Every 4 years, we go through the excruciating ritual of electing a president, and the process gets murkier with each succeeding campaign. Despite the enormous attention given to this process, large numbers of people simply don’t vote. TV’s “American Idol” garners more votes than some presidential candidates. Citizens of countries where they have no say in the selection of their leaders find this incomprehensible.
Reasons for this have alternately been attributed to everything from apathy to zealotry. There is, I believe, one acknowledged contributing factor: confusion. People have a natural aversion to making a mistake. Inaction is often seen as better than wrong action. In their bid for attention–and ratings–political commentators often shed more heat than light on the campaigns, leaving us not only confused but also with a king-sized dose of disgust.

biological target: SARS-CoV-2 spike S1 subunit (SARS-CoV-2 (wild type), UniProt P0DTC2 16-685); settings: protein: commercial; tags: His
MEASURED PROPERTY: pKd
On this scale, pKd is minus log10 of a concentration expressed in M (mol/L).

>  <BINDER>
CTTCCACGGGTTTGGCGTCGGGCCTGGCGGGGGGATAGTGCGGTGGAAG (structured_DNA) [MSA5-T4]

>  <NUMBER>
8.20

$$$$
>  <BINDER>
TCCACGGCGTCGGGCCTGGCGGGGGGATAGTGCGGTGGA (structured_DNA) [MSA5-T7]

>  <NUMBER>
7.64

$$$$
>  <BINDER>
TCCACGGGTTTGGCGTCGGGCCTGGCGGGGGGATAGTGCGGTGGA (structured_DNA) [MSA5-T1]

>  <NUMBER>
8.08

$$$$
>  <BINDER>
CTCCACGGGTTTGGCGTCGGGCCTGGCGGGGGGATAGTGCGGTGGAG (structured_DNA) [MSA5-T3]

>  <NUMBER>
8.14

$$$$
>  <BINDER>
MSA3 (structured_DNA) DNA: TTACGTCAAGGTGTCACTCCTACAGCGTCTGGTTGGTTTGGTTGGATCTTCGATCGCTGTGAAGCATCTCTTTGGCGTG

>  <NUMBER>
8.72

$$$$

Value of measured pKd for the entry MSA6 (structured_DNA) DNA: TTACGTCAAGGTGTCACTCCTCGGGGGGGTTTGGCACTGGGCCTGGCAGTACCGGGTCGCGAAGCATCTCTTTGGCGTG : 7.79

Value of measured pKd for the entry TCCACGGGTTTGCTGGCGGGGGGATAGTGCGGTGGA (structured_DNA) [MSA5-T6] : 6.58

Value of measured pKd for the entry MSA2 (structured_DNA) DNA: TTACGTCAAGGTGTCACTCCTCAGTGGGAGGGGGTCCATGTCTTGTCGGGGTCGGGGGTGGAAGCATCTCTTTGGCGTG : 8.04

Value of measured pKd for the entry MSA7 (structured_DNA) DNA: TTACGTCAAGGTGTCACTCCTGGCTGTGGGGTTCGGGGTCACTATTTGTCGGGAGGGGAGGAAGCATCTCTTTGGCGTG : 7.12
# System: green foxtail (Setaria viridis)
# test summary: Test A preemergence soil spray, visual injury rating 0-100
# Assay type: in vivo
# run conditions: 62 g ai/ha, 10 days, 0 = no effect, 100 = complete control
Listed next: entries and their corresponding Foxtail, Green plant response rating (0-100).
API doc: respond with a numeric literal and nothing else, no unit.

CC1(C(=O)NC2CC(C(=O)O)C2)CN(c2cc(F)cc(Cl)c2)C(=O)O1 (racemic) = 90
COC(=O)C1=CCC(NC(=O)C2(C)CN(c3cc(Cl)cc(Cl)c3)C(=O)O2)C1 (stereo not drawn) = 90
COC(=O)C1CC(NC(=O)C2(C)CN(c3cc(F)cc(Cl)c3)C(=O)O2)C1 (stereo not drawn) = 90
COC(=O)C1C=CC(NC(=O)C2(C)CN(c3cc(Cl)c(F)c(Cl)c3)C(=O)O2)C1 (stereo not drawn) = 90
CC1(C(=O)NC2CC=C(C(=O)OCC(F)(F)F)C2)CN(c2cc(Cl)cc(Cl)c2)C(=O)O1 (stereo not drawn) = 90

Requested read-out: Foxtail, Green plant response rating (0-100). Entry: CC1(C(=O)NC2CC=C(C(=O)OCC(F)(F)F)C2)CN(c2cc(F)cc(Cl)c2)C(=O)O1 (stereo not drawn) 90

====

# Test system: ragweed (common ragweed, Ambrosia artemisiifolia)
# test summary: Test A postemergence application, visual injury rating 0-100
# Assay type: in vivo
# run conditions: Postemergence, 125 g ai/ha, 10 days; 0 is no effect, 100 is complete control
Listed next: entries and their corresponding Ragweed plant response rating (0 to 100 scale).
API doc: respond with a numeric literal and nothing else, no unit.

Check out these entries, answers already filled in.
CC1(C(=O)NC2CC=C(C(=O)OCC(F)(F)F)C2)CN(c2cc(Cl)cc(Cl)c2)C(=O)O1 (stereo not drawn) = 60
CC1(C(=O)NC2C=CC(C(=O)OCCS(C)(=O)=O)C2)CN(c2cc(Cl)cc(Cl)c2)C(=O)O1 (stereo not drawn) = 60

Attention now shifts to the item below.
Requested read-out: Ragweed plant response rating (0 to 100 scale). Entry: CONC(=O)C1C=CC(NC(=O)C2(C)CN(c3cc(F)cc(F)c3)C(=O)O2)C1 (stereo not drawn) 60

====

There is a parallel in our own business. While political writers bask in the limelight every 4 years, financial writers, like the Energizer Bunny, go on and on. But isn’t it odd that as financial gurus in the press have proliferated, the nation’s savings rate continues to decline? Recent studies show our savings rate at the bottom of the industrial nations, despite a booming economy.
No wonder our capital expansions have been financed by the savings of the Japanese, Germans and now Chinese. Could it be that the confusion and seeds of doubt spread by the media’s financial advisors have often served to discourage savers using traditional methods in much the same way that political gurus instill a lack of confidence in candidates? Much of what I read in the financial press deals more with what the columnists believe a person should not do, or watch out for, than encouragement!
Reflecting on this question, I tried to think of people I know who have benefited from financial advice found in newspapers and magazines. In all my years in our business, I cannot recall a single person who has said, “I followed the advice of Jane Bryant Quinn and am now financially secure.” (I use Quinn symbolically, as a typical example of financial advisors in the public media.)